This past fall, MTSU hosted an event that both glorified the underdog and revealed a transformation like no other: Extreme Mustang Makeover. The event was the culmination of a 100-day period during which trainers worked with previously wild horses to develop them into trained mounts. Participating horses were made available for
adoption by competitive bid after the event. The Bureau of Land Management (BLM) manages these feral animals on nearly 27 million acres of Western rangeland. With over 50 percent of the BLM’s wild horse program budget accounting for holding costs, adoption of these animals is crucial—not only for their well-being but also for the American taxpayer. It costs the BLM roughly $12,000 per horse over the lifetime of the animal to maintain it in BLM pastures and corrals. Taxpayers spend more than $36 million dollars a year maintaining these animals in holding facilities.
Winter 2011 | 17 |
Flora to Pharma
MTSU’s latest collaboration with China bodes well for the health of a nascent Tennessee industry By Drew Ruble
M Several recent
pharmaceutical successes stemming from the use of active chemical ingredients in Chinese
medicines to develop
conventional Western pharmaceutical agents reveal just
a deal MTSU’s new partnership may be.
iddle Tennessee State University’s academic connections to the Middle Kingdom rival those of any university in America. But it is MTSU’s latest collaboration with the Chinese that may hold the greatest potential to yield significant dividends for Tennessee’s economy—and cure some of the world’s worst illnesses at the same time. In his ongoing efforts to internationalize MTSU, President Sidney A. McPhee has been forging relationships in China for more than a decade. Over that span, McPhee has gained the trust of many powerful Chinese officials. They include the vice governor of the large province of Guangxi (pronounced Gwan-Chee) and leaders of a unique enterprise located there, the Guangxi Botanical Garden of Medicinal Plants (GBGMP). In its beautifully manicured gardens, GBGMP grows every plant that has ever been used in the healing art of Traditional Chinese Medicine (TCM). And now, as a result of a new collaboration forged by McPhee, MTSU has gained exclusive access to the GBGMP library of extracts, creating the opportunity to develop new Western medicines based on TCM’s proven healing powers. To date, the state’s reaction to MTSU’s newest partnership bodes well for the university. When McPhee presented his handiwork to Gov. Bill Haslam recently, he got the governor’s endorsement for the creation of the Tennessee Center for Botanical Medicine Research at MTSU, where the screening of these TCM extracts will take place. Once Haslam signed off on the project, the Center received approval from the Tennessee Board of Regents (TBR). MTSU professor Dr. Eliot Altman, recently arrived from the University of Georgia to head MTSU’s new Molecular Biosciences Ph.D. program, says in partnering with GBGMP, McPhee has unlocked a potentially lucrative research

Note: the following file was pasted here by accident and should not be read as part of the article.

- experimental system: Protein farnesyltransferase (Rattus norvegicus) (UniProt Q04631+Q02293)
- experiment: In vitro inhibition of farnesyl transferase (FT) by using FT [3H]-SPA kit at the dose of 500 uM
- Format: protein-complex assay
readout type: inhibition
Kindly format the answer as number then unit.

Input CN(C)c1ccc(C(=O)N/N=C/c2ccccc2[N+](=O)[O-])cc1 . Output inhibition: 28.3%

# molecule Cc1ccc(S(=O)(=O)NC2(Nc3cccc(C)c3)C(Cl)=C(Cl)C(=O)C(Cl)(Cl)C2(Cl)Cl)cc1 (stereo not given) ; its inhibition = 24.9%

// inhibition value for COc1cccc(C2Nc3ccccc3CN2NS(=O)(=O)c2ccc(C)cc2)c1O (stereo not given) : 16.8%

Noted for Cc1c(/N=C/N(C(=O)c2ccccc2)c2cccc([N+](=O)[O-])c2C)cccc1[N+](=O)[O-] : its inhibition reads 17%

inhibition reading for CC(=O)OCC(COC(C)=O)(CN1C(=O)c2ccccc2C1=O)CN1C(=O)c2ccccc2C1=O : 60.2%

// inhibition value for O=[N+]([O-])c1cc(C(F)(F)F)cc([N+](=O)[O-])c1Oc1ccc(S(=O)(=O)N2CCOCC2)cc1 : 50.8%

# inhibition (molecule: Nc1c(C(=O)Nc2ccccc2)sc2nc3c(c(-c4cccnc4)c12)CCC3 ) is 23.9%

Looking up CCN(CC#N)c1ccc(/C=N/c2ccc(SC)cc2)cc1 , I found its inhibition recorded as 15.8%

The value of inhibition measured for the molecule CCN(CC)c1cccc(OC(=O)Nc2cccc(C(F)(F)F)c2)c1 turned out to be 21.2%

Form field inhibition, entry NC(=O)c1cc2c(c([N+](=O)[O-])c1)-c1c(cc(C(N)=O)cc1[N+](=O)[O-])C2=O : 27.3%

photo: Dr. Sidney A. McPhee | 18 | MTSU Magazine • www.mtsumagazine.com
opportunity for MTSU. A lifetime drug developer currently taking another drug he helped develop to phase 1 clinical trials, Altman knows the drug development path from test tube to human trial. “One thing I know very well from my years of intellectual property development is a good idea when I see one,” says Altman, who is conducting MTSU’s newest research project in concert with Quangchi native and MTSU research assistant professor Iris Gao, a key liason in the project. “This could be an unbelievable opportunity.” The partnership also represents a perfect marriage of institutions with different strengths. GBGMP has identified and grown 500 plants or herbs that have been